I want to give you, my dear readers, an inside look at my writer's notebook, which will help reveal how I work each day. It has a gray cover and a string clasp to keep it closed. I paid $1 for it at Ikea about 6 weeks ago. It's small, with about 100 blank pages, and I keep it in the same brown satchel I use to carry my laptop. I might write in this notebook with pen or pencil, but I use it every day. Let's look inside at one week of notes.
The first page is filled with notes I took during a telephone call with an assigning editor who described a story she wanted me to write: a 100th birthday party for a dormitory at one of the world's most prestigious academic institutions (it's in Cambridge). I scribbled down the word count she gave me, the deadline, and some ideas she had for how I should approach the story. She promised to email me a list of potential interviewees for the story, which is helpful. After a 15 minute chat, we negotiated the payment and I took the assignment.
The next 3 pages are filled with interview questions for sources on that same "dormitory birthday" story. The pages are covered with cross-outs and changes to the wording of about a dozen questions. I always prepare questions carefully when I write a story. Questions are every writer's best tool.
Let's turn the page. Next are questions for a small business owner about why he selected one of my B2B business clients. These kind of interviews are like client/customer testimonials, but they also need to offer readers information and insights about the challenges small business owners face and how they overcome them (that's where my B2B business client comes in). Again the page is messy, but shows progress in framing the interview questions, which will help me frame the story for my client.
On the next page is a drawing. Yes, I draw in my notebook too . . .The security guard who lets me into my coworking space in downtown Boston is always drawing, and I often talk to him about creativity. He's a very talented artist, and he suggested that I start drawing for fun and to foster my own creativity. I am NOT a talented artist. My drawing, done with a blue pen, is a full-page illustration of a plastic, white electrical socket embedded in a wall. Under the full-page socket, I scribbled the words: "Keep on Plugging!" It took me about 15 minutes to draw this picture, but it was a nice break between writing two difficult articles. Usually, I socialize during breaks, or drink coffee, but I might also draw for 15 minutes once a week.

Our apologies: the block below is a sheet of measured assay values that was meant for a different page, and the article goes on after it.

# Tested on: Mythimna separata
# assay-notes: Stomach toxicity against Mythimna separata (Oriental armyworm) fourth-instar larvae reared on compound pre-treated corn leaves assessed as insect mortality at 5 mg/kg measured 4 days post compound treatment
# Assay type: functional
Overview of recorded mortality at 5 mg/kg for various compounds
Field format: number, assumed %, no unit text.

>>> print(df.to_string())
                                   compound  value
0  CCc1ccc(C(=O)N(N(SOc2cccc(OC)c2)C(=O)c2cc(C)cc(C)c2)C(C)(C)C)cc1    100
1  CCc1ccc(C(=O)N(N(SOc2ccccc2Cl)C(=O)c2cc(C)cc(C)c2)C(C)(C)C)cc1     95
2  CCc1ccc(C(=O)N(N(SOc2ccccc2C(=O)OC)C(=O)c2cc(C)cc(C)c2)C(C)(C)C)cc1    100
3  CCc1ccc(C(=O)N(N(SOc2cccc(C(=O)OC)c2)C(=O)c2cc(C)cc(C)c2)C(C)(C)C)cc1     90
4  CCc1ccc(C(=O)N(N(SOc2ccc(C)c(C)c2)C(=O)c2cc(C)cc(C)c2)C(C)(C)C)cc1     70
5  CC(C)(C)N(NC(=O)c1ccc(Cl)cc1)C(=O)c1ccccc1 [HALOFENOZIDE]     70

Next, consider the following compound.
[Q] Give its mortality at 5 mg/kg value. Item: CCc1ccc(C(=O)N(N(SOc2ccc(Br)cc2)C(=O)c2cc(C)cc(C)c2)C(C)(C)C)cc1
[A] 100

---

The next 3 notebook pages are filled with more scribbled questions for a business book author I'll be interviewing by phone in 2 days. She's an HR expert, and so the questions are related to my reading of her new book (about how companies can better engage their employees).
Let's turn those pages to find 3 more pages of questions for another business author and innovation expert (interview in 4 days). I'll be talking to him on behalf of a client who focuses on small business owners, so I frame all the questions from the perspective of a small business owner who wants to innovate and help his or her business grow. Empathy is a huge part of what writers do. We don't just ask questions. We need to ask the questions we imagine our audiences want asked and answered. To do that well requires empathy and insight into your audiences. I've developed that, over time.
The next 2 pages are filled with notes I take as I'm actually writing an article for another B2B client on technology trends that are now impacting the construction industry. Usually, I research online and take notes simultaneously, and these pages illustrate just that. I scribble the words "mobile apps for site safety" and "digital collaboration tools allow site workers to communicate in real-time with architects" and "3D printing can build construction materials remotely -- they can then be delivered to construction sites and then assembled (saves time and money)."
Taking notes as I research and write helps me think better and organize my writing. I'll often scribble a quick outline for an article on a blank page, and then keep the page open as I type up the article. It may sound messy and confused, but it helps my writing look structured and thought-out, which it is. Scribbling questions, outlines, and notes in my handy notebook is an important part of my writing process.
Okay, so you get the general idea. Do you use a notebook to be creative, dear reader? Do you use it the way I typically do? Let us know in the comments.